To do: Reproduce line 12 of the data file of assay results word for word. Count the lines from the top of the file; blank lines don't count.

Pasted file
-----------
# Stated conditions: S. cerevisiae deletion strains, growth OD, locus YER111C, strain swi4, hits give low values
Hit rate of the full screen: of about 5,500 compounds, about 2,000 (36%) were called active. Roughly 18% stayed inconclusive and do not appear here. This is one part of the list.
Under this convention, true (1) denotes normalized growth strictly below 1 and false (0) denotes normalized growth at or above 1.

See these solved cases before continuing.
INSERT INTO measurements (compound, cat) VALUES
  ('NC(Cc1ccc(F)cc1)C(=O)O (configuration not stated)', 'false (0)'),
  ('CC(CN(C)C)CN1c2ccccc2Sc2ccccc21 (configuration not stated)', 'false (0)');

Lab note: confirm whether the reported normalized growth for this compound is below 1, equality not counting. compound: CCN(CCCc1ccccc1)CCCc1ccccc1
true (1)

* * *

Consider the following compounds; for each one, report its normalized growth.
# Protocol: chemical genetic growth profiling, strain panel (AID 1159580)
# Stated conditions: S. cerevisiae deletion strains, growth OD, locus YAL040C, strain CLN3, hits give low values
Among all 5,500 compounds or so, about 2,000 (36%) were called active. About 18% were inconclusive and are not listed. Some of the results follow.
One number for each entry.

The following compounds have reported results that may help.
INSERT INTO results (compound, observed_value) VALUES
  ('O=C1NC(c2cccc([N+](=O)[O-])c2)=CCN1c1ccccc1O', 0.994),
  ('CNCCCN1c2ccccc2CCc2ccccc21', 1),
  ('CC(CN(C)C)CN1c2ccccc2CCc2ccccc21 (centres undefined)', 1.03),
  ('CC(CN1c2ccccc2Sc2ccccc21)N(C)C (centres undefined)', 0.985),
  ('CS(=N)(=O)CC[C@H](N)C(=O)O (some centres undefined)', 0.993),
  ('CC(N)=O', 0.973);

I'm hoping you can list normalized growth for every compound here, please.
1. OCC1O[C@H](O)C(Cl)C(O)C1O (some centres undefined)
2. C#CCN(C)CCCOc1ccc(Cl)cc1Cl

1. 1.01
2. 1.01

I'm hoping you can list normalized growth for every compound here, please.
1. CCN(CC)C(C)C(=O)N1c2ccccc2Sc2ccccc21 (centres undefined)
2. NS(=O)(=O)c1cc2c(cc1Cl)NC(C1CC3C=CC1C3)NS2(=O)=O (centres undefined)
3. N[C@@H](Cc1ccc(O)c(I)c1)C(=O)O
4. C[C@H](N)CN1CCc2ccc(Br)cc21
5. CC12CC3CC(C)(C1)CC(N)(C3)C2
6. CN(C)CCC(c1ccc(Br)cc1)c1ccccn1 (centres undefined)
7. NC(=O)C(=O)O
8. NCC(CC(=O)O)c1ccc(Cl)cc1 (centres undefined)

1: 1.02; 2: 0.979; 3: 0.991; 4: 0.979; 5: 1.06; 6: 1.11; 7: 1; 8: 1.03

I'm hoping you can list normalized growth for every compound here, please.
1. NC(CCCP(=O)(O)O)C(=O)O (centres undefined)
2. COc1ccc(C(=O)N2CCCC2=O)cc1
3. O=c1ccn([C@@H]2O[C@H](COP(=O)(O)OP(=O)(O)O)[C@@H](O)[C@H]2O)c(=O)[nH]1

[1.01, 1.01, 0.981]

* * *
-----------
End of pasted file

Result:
# Protocol: chemical genetic growth profiling, strain panel (AID 1159580)